It is still somewhat uncertain how or why he died. What we do know is this: during his short reign he went on an expansive and expensive spending and rebuilding spree - as well as what might now be called a PR campaign - to return the country to orthodoxy and to restore some credibility to the pharaohcy.
All of this, at least for me, is terribly, terribly interesting. But it is remarkable what little importance a little learning has when confronted by strange animals, statues and glinting gold.
To enter Melbourne Museum's Tutankhamun and the Golden Age of the Pharaohs exhibition you must first go down a flight of stairs. Intentional or not, it's an amusing echo of Tut's tomb and Carter's own experience, as is the museum's decision to locate the exhibition below ground level.
There is, indeed, much thought and a little playfulness in the curation of the Melbourne exhibition, from the lightning transitions from gallery to gallery, to the music composed especially for this show, to the tat - including a King Tut rubber duck! - on sale in the gift shop.
On entering the exhibition proper, visitors will first view a short National Geographic video (NG is the show's chief organiser) before moving through 10 main galleries: Egypt before Tutankhamun; Traditional Beliefs; Death, Burial and the Afterlife; Religious Revolution; The Boy King; Everywhere the Glint of Gold; Causing His Name to Live; Carter's Discovery; The Burial Chamber. There is an eleventh room, separate and open to all museum visitors, that explores the "mysteries of the mummy".
The order of the main galleries is, firstly, principally chronological. But each, with short story boards, also feeds those with little or no knowledge of Ancient Egypt quick and easily digestible primers about what is known of its culture and people so the show's centrepiece, the life and death of Tutankhamun, has context. Hand-held audio guides are available too to further enrich a visitor's knowledge.
But of course it's up to the individual punter to take or leave the history. If you want to simply glory alone in the strange animals, statues, and gold, you may. And what glories there are. Each gallery seems to hold objects more luminous, more finely made, more epic, more beautiful and - and this feeling is simply overwhelming - more alien and ultimately unknowable than the last.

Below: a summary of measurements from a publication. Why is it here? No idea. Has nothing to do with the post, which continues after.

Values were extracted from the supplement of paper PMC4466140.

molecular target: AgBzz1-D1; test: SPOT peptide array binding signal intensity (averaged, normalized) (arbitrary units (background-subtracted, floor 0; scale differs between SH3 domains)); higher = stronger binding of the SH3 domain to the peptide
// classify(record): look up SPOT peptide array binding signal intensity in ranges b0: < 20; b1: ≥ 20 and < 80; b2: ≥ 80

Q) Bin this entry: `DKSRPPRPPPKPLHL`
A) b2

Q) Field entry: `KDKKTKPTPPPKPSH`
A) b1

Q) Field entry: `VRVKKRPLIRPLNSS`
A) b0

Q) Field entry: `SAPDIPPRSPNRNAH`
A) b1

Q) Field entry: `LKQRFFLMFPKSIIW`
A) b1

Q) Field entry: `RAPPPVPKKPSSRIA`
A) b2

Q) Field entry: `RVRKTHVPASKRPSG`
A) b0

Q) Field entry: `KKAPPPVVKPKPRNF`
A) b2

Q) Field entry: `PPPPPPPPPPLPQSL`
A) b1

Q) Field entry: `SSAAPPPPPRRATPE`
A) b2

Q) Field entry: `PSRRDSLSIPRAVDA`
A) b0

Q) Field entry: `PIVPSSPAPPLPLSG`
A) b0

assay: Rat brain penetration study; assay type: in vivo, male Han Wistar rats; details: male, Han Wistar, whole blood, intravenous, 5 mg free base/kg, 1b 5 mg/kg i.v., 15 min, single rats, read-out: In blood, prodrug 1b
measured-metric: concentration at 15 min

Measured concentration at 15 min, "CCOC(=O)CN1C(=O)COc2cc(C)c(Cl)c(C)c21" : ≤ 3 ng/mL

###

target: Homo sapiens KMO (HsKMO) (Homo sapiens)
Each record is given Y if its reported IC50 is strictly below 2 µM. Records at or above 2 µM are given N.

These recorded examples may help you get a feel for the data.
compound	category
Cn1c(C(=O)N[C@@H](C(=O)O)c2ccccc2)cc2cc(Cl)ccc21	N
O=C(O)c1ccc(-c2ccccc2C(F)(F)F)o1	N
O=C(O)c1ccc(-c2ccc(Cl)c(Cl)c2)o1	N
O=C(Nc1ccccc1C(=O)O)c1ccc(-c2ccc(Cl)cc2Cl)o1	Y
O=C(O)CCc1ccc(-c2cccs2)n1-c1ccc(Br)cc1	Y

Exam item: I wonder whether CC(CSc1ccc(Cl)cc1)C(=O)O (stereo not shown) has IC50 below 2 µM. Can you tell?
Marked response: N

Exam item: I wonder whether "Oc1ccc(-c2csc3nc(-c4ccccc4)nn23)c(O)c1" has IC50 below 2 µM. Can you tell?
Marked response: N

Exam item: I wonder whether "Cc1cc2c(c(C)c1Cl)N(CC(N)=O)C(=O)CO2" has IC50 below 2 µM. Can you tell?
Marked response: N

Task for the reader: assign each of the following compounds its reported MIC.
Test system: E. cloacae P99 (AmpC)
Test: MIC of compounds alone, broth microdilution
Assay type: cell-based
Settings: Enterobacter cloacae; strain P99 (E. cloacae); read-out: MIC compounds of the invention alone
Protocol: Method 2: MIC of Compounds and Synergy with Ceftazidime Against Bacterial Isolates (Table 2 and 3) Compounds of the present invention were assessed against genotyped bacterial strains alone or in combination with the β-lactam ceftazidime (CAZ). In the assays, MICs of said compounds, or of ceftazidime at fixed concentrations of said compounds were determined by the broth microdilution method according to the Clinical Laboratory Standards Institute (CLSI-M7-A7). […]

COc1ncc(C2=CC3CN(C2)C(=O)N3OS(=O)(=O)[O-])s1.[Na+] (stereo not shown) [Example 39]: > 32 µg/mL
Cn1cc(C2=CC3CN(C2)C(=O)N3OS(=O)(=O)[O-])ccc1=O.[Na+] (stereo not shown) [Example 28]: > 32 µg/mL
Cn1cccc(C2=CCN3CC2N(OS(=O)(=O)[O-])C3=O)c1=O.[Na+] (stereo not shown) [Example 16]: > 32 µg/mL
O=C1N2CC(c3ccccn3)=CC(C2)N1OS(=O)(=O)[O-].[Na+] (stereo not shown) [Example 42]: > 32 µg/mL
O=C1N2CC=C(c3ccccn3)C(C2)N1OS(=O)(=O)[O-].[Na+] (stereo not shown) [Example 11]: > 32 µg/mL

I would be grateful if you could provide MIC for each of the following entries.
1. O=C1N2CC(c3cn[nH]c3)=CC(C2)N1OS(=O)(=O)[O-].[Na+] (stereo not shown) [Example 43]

There are many highlights. Some are eye-popping: the enormous gilded outer coffin of Tut's grandmother Tjuya; a giant sandstone head from a colossal statue of the heretic Akhenaten; the rather mad wooden head of a cow goddess.
Some are small and of astonishingly delicate make: a polychrome glass perfume bottle; a crazy dog collar made of leather and copper; a petite ivory board game.
There is certainly death - like the sad, tiny nested coffins of one of Tut's stillborn children - but there is plenty of everyday life too: model ships, elaborately decorated chests and chairs, a tiny cosmetic container in the shape of a duck (but not a King Tut rubber duck!). Inevitably one feels a little like Indiana Jones and, if one is not careful, a little overwhelmed. I found it best to take my time.
But the boy himself is not, at least in body, at home. Missing from the exhibition is Tutankhamun's mummy (though CT scans of the body are in the eleventh, public gallery), and so are what, arguably, are the most famous objects from his tomb: the gold burial mask and the richly ornate third coffin. However as you enter the last few main galleries, the boy king is all about you, in effigy and in a few of the gilded possessions packed with him in the inner burial chamber to help keep him looking good when he joined his ancestors in his journey to eternity.
They are indeed, along with all the rest, most wonderful things. What an afterlife - if not one the young pharaoh would have possibly imagined - he, his extraordinary cargo and we, the visitors to his strange lost world, continue to enjoy.
Getting there: Qantas has regular flights across the Tasman to Melbourne.
The exhibition: Tutankhamun and the Golden Age of the Pharaohs is on at the Melbourne Museum, 11 Nicholson St, Carlton Gardens, Melbourne CBD until November 6. Adults from A$29.50, children A$17.50, family (2 adults, 2 children) A$80.
Further information: For details of other events in Melbourne see the Tourism Victoria website.
Greg Dixon visited Melbourne as guest of IMG, Qantas and Tourism Victoria.